In general, we are in a good position here at the beginning of a new year.
We have started our vaccination programme. The Treasury is in a better condition than we forecasted in the spring. We provided rescue packages, but we also acted prudently to ensure we could cope with a potentially prolonged crisis extending well into 2021. We still want to be able to afford keeping our schools, health and social services at a top level.
We are now ready to resume the political matters that had to be shelved this spring. These include the housing situation, public access to outlying areas, fishing fees and the transition to green energy. This year, we have witnessed how nature and our ecosystems can recover if we limit our consumption. It is not too late to make a difference, but we need to make changes now.
Faroese industry is doing well on the whole. This year was tough on some, while others enjoyed record-high profits. We have purchased locally produced goods, we have travelled domestically and I am confident that our fish exports will return to normal soon. We know that with the vaccine, our lives – along with our trade and industry – can soon start to resemble what we had at the start of this year.
But there are some growing problems in our society, not least with our younger generation. There has been a recent increase in drug smuggling, and many of our young people are struggling with low confidence in themselves, their society and their future. This is something we must address with the utmost seriousness.
Meanwhile, new possibilities are arising as we now have three subsea tunnels bringing our islands and our people even closer together.
We have also witnessed this year how closely the world is connected. Something that originated in China ended up temporarily paralysing the Faroe Islands in only a matter of months. But despite being even more isolated this year than usual, we have managed to sell our goods to the EU, Russia, China and the U.S. – and we will continue to develop our international trade.
The possibilities are almost endless as we have gone from being an invisible dot on the world map to suddenly becoming a focal point in the power struggle between the superpowers. This puts us in a strong position, and we need to make the best of this situation. The Faroe Islands are part of the western world. We are members of NATO as part of the Danish Commonwealth, and the NATO member nations are our closes allies. This is something we need to acknowledge to the world.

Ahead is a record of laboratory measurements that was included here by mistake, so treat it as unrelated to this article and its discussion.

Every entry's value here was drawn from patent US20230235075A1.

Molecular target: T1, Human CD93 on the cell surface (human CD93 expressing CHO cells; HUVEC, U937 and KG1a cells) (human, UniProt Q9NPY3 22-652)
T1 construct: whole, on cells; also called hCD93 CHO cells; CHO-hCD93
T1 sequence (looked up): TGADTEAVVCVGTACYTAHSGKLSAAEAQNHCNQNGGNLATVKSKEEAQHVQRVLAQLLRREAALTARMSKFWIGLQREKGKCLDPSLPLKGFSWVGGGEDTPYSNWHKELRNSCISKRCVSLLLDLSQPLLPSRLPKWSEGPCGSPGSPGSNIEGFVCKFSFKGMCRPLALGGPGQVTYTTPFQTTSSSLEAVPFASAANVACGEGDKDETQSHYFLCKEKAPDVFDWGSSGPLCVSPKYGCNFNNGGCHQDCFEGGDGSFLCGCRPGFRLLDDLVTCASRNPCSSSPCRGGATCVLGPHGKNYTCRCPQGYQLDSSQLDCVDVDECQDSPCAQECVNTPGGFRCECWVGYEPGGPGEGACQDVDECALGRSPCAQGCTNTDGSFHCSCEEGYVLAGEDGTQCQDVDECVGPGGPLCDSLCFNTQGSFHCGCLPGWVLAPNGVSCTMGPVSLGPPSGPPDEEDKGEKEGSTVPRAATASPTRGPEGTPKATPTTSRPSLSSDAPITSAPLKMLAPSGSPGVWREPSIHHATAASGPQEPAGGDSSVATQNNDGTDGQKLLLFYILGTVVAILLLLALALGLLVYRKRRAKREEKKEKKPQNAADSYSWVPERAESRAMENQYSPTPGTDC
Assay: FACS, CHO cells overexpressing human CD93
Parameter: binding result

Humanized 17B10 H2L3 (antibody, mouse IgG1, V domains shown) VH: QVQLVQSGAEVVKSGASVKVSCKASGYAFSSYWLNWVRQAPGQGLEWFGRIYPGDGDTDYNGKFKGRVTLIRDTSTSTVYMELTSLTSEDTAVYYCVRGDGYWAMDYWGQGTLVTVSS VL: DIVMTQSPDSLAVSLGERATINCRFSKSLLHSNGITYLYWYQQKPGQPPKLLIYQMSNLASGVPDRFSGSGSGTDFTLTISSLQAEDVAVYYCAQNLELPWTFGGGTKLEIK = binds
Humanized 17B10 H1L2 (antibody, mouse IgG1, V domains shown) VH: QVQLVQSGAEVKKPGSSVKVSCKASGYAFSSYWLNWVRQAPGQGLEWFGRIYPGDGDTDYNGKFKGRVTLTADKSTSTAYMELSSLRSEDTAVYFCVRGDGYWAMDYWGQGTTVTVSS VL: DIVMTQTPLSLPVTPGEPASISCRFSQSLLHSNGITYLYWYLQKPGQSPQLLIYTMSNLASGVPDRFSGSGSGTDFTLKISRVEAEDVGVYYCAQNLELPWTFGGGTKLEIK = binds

Dear Faroese people, at home and abroad.
This has been a special year. A year filled with anxiety, confusion and longing.
But it has also been a year full of joy, love, trust and a strong willingness to help those around us.
We have rediscovered the true value of a good hug, of community spirit, good company and presence.
As I speak to you here tonight, my thoughts go out to those of you who suffered through this period. The people in the risk groups, who were deprived of the warm Faroese care for long periods. I wish you all the best in the coming year.
It also pains me that we have not been able to show adequate care and compassion to those of you who have lost a dear one. I extend my deepest condolences to you. May you find peace and warmth in the loving memories.
2020 proved a costly reminder that tomorrow is an unknown story.
We know that the same is true of the coming year.
I am, however, optimistic.
Our prospects are looking good. While many nations are adopting a cautious approach to the year ahead, we in the Faroe Islands are ready to resume the ambitious plans that we had to put on hold earlier this year.
Let us not forget to bring the lessons and values from this year with us into 2021.
Let us continue to enjoy all the wonderful things that our country and our people have to offer.
Let us not forget that we humans cannot defend ourselves against everything. That we have a shared responsibility for one another, whether fate strikes us all at once or one person at a time. And let us hold on to our unfailing trust that we will continue to help each other when the need arises – just like we have always done in our country.
This year has made us stronger. I am confident that we will soon be able to resume our everyday lives and get together again to enjoy the beautiful feeling of unity and closeness.
Because brighter days lie ahead.
Happy New Year, dear people of the Faroe Islands.
God bless our country.
Translated by prosa.fo